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Media > Newsletters > Law Enforcement Bulletin > June 2014 > Legal Review: Consensual Encounters to Terry Stops

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Legal Review: Consensual Encounters to Terry Stops

Stops are one of the most dangerous parts of your job as a law enforcement officer. Whether you’re on foot or in your cruiser, stopping a stranger is an encounter with the unknown. It is the conflict point between law enforcement and the individual, and it’s also where everything can go right or everything can go wrong.
You know the proper police procedure for officer safety when making a stop — you don’t even have to think about it. Reviewing the legal basics of stops will help you become more familiar with those requirements, and they’ll eventually become second nature to you as well. Getting these encounters right from the outset is the best way to ensure that any evidence you uncover doesn’t get thrown out on a legal technicality.
The Right to Walk Away
Consider a consensual encounter. You have this kind of encounter every day when you buy a cup of coffee, say hello to a stranger, talk to your child’s teacher, or approach a co-worker for help. A consensual encounter happens when you approach someone in public to engage them in conversation.
The most important aspect of this encounter is the person has the right to end the conversation at any point and walk away from you. This encounter can even stay consensual if you ask for identification or ask to search the individual. Remember, you can ask but you cannot demand. Any person in a consensual encounter has the right not to give you his identification or have you search her belongings.
But be careful, a consensual encounter can quickly change to a seizure based on your actions and whether the individual believes he can leave. If you detain an individual through force or authority, he has been “seized” and all of his constitutional protections kick in.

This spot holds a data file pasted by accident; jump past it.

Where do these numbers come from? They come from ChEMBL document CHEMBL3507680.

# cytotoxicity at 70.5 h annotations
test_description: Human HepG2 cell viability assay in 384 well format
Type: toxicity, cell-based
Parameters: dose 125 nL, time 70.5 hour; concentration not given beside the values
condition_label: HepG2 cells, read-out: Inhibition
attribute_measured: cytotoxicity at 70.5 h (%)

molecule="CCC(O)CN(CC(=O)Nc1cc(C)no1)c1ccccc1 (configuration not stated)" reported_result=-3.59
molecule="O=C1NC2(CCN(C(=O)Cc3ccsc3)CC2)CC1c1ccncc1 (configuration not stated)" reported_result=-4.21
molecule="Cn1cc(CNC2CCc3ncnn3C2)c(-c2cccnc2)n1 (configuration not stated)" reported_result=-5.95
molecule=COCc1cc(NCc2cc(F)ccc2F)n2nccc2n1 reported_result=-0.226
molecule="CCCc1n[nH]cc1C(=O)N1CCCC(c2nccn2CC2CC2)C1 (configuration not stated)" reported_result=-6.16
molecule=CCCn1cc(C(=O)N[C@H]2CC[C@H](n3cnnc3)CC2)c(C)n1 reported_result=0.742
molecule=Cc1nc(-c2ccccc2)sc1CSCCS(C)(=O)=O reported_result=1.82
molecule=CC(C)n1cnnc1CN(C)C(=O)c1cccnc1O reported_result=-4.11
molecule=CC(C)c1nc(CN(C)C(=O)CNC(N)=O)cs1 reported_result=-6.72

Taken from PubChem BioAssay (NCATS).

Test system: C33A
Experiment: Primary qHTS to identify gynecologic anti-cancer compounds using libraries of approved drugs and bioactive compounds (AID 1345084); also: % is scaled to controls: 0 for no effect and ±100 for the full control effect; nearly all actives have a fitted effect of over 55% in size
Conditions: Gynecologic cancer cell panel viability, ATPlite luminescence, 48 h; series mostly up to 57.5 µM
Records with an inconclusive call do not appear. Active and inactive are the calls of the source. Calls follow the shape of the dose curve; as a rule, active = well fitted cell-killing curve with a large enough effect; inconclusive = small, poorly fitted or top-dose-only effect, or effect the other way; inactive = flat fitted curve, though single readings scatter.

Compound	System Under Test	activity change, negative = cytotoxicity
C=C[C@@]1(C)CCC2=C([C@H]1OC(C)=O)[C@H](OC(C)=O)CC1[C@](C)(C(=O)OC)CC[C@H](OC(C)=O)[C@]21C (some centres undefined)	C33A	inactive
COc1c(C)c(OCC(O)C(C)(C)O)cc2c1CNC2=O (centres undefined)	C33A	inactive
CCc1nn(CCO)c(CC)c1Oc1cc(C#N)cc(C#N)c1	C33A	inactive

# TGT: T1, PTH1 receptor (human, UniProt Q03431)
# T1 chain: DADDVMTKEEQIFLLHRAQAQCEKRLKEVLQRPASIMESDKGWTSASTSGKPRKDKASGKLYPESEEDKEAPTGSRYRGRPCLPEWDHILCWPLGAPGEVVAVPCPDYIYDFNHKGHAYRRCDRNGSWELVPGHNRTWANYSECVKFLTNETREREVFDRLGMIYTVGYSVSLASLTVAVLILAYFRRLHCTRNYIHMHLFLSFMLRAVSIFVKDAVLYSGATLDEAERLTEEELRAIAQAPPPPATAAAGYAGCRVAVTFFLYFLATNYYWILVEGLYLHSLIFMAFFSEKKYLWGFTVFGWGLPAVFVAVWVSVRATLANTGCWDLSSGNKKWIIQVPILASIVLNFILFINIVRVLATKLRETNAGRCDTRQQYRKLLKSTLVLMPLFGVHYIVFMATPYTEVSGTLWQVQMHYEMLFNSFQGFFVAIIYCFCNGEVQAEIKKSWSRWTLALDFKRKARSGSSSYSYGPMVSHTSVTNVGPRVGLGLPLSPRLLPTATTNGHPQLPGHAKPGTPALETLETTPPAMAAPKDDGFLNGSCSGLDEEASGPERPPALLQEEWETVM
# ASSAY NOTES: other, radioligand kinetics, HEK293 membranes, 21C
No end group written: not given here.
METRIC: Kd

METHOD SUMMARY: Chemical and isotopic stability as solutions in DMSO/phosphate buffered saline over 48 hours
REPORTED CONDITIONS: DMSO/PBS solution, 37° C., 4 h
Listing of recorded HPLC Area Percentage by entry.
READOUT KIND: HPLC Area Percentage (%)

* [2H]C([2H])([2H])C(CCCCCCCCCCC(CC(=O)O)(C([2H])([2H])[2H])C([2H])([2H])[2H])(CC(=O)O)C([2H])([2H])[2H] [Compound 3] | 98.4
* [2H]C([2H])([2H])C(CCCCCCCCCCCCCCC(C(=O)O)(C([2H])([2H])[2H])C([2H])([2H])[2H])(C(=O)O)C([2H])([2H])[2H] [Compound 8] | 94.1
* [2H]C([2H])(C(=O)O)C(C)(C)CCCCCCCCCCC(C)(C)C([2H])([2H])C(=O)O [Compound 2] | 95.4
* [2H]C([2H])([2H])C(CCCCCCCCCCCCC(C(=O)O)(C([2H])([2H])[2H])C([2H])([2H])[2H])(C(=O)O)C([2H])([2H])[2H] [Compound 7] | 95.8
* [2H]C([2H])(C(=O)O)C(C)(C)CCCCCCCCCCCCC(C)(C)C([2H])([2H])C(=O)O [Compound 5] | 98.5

One way to keep your consensual encounters consensual is to think, “How would this play out if I weren’t wearing a badge and uniform?” So imagine you see a couple of kids hanging out at a park. You walk up to them and ask, “What are you guys doing today?” There’s nothing wrong with that. You haven’t detained them; you’ve only engaged them in the same kind of consensual encounter that any other citizen could.
But what if one of them looks at you and says, “None of your business,” and walks away? Well, he’s absolutely allowed to do that. And if you weren’t wearing a badge and uniform, no one would think their behavior was criminal (maybe rude, but not criminal). In fact, if you have kids and one of them told you, “Some stranger came up to me at the park and asked me what I was doing, but I just walked away and didn’t answer,” you might think, “Good job!” 
The minute you say anything like, “Hey, I’m talking to you, get back here,” you’re getting into stop-and-detain territory. The power to stop someone is what sets you apart from a random stranger, but it’s the same power that escalates a consensual encounter to a stop. 
You can stop a person explicitly by telling him to stop, ordering him to answer a question, blocking his path, or grabbing him. You can stop him implicitly by displaying your weapon, surrounding him, or suggesting there might be consequences if he doesn’t obey you. The courts will look at all the factors surrounding the interaction to determine whether a reasonable person would have felt he was being stopped. 
Asking for ID
Asking for identification during a stop may be routine, but what you do with the ID after receiving it could change a stop from consensual to a seizure. For example, you walk up to a group of individuals on a public sidewalk to ask what they are doing and ask to see their identification. Up to this point, this is a consensual encounter. They have the right to walk away or refuse to give you identification.